9. The method of executing a floating point operation of claim 8 wherein said executing floating point operation is an effective addition operation wherein said performing step includes a step of providing a fraction portion A by aligning a fraction portion of a first floating point operand with a fraction portion B of a second floating point operand having a larger exponential portion, said fraction portion A and said fraction portion B being said intermediate operands; wherein said simultaneously executing step includes a step of adding fraction portion A/2 and fraction portion B/2 simultaneously with adding fraction portion A and fraction portion B; said effective addition floating point operation being a predetermined operation; and wherein said selecting step includes selecting a result operand in response to an overflow event in said adding said fraction portion A and said fraction portion B operation.

10. The method of executing a floating point operation of claim 8, wherein said executing floating point operation is an effective subtraction operation, wherein said performing step includes a step of determining when an absolute value of the difference between two exponential portions of said floating point operands is equal to zero, equal to one and greater than one.

11. The method of executing a floating point effective subtraction operation of claim 10 when said absolute value is equal to zero, wherein said simultaneously executing step includes subtracting a fraction portion of a first floating point operand from a fraction portion of a second floating point operand and subtracting said second operand fraction portion from a first operand fraction portion; and wherein said selecting step includes a step of selecting a positive operand resulting from a one of said simultaneously executing subtracting operations.

12. The method of executing a floating point effective subtraction operation of claim 10 when said absolute value is greater than one, said performing step further including a step of providing a fraction portion B by aligning a fraction portion of a first floating point operand with a fraction portion A of second floating point operand having a greater exponential portion, said simultaneously executing step including subtracting a fraction portion 2B from a fraction portion 2A and subtracting a fraction portion B from a fraction portion A, wherein said effective subtraction operation with said absolute value of the difference in exponents greater than one is a predetermined floating point operation, and wherein said selecting step selects a result operand as a result of an overflow signal from said subtracting operation of said fraction portion 2B from fraction portion 2A.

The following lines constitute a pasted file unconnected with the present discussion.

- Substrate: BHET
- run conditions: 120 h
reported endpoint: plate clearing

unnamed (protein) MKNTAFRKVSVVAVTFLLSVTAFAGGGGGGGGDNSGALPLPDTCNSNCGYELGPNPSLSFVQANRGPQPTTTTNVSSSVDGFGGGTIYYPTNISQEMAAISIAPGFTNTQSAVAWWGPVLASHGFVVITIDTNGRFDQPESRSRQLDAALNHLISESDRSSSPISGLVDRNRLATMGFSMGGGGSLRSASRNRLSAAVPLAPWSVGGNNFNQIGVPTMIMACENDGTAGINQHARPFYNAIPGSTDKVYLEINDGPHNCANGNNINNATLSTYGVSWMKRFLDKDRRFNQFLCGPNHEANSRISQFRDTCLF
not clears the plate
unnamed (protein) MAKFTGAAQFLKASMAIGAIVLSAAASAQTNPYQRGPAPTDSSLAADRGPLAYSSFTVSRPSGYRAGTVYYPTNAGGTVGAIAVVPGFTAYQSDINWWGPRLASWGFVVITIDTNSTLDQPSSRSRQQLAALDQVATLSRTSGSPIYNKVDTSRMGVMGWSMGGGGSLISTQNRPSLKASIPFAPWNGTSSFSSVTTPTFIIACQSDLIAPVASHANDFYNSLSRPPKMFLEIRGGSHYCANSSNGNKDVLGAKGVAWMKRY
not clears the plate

13. the method of executing a floating point multiplication operation of claim 8 wherein said performing step includes the step of multiplying a fraction portion of a first floating point operand with a fraction portion of a second floating point operand using a carry save technique, said carry save technique providing a carry operand and a sum operand, wherein said simultaneously executing step includes adding said sum operand and said carry operand and adding two times said sum operand and two times said carry operand, wherein multiplication is a predetermined floating point operation, said selecting step includes determining a final result in response to an overflow signal from an addition operation of two times sum operand and two times carry operand.

14. The method of executing a floating point division operation of claim 8 wherein said performing step includes a step of dividing a fraction portion of a first floating point operand by a fraction portion of a second floating point operand using a series of addition and subtraction operations, said addition/subtraction operations providing a number of subtraction N_{S} operand and a number of additions N_{A} operand, wherein said simultaneously executing step includes subtracting said N_{A} operand from said N_{S} operand and subtracting an N_{A} /2 operand from an N_{S} /2 operand, said dividing floating point operation being a predetermined operation, wherein said selecting step includes selecting a result operand from an overflow condition of a subtracting operation of said N_{S} and N_{A}.

15. A floating point arithmetic unit for providing an arithmetic operation of floating point operands, each said floating point operand including operand portions, said unit comprising: